Item 9 - Correspondence, with Alexander Hardinge

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Title proper

Correspondence, with Alexander Hardinge

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Reference code

CA ON00239 F00596-S01-f0106-9

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Date(s)

  • 29 Nov. 1938-14 Dec. 1938 (Creation)
    Creator
    Buchan, John
  • 14 Nov. 1938 (Creation)
    Creator
    Hardinge, Alexander
  • 1938 (Receipt)
    Recipient
    Buchan, John
  • 1938 (Receipt)
    Recipient
    Hardinge, Alexander

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Physical description

5 p.

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Name of creator

(17 May 1894-29 May 1960)

Biographical history

Major Alexander Henry Louis Hardinge, 2nd Baron Hardinge of Penshurst, GCB, GCVO, MC, PC was Private Secretary to the Sovereign during the Abdication Crisis of Edward VIII and during most of the Second World War. Hardinge was born in 1894, the son of Charles Hardinge (who was created Baron Hardinge of Penshurst in 1910 and served as Viceroy of India from 1910 to 1916). He was commissioned into the Grenadier Guards and fought in the First World War, alongside his brother, rising to the rank of Lieutenant and winning the Military Cross. In 1920, he became Assistant Private Secretary to George V and was promoted Captain. On 8 February 1921, he married Helen Gascoyne-Cecil (a daughter of Lord Edward Gascoyne-Cecil and his wife, Violet) and they had three children. In 1929 he was promoted Major. Hardinge served as Assistant Private Secretary up until George V's death in 1936.

Name of creator

(26 Aug. 1875-11 Feb. 1940)

Biographical history

John Buchan, first Baron Tweedsmuir, was born August 26, 1875, at Perth, Scotland. Buchan lived in Pathhead, Fife from 1876 to 1888, when his family moved to Glasgow. In 1892, after attending Hutcheson's Grammar School, he received a bursary to Glasgow University. Three years later he won a scholarship to Brasenose College, Oxford. While at Oxford, Buchan began contributing to periodicals and publishing books. In 1899 he took rooms at the Temple in London and read for the bar. Two years later, he joined Lord Milner's staff in South Africa, working on refugee camps, land settlement, and the administration of the Orange River and Transvaal Colonies.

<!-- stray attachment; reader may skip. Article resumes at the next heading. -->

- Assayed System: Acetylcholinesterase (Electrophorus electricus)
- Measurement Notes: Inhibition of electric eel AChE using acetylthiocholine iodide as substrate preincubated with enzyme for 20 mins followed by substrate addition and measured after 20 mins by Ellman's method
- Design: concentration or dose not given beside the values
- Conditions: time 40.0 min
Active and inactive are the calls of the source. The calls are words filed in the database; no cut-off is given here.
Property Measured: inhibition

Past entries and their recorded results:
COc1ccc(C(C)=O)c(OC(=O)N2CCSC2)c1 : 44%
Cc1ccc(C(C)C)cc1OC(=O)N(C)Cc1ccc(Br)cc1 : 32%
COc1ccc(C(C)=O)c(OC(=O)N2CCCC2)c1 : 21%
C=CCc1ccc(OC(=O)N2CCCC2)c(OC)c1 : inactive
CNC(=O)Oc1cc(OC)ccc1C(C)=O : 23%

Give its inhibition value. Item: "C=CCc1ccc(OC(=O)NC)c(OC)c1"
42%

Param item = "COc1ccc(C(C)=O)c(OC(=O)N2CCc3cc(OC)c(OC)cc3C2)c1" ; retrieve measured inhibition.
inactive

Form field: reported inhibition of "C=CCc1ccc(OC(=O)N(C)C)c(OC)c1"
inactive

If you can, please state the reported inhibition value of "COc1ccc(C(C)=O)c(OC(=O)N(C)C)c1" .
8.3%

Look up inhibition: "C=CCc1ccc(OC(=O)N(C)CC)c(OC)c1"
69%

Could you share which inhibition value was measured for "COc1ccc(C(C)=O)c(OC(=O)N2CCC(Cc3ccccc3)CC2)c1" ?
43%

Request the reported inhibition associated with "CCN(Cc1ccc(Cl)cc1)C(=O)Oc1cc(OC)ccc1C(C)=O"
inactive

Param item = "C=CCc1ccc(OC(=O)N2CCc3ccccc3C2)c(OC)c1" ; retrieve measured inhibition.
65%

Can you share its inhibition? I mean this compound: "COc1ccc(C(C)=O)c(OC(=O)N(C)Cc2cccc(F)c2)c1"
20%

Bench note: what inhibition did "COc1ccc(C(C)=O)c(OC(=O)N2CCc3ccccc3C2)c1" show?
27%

Buchan returned to London in 1903 and spent the next three years working as a barrister while continuing to pursue his literary career. In December 1906 he joined Nelson's publishing house, where he would remain until 1929. With the outbreak of the First World War, he began a serial history of the war for Nelson's. From 1916 to 1918 he worked for British Military Intelligence, eventually becoming Director of Intelligence in the U.K. Ministry of Information under Beaverbrook. In 1927 Buchan was elected to the British Parliament as Conservative member for the Scottish Universities. He was re-elected in 1929 and 1931. In 1933 he became High Commissioner to the General Assembly of the Church of Scotland. Two years later he was appointed Governor General of Canada and was thereafter known as Lord Tweedsmuir.

A popular Governor General, he travelled widely throughout Canada and endeavoured to make the office accessible to a broad spectrum of society. In 1937, the year which saw him become the first Governor General to tour the Arctic, Buchan instituted the Governor General's Literary Awards. The author of more than 60 books, Buchan was both a world-famous novelist and an accomplished historian and biographer. He died in Montreal on February 11, 1940.

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Scope and content

Item consists of one typed letter signed by the hand of the author and two distinct typed letters in response with the author's signatures absent (carbon copies).

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  • English

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Final

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Full

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Location

  • Folder: 2110, Box 10, File 3, Item 9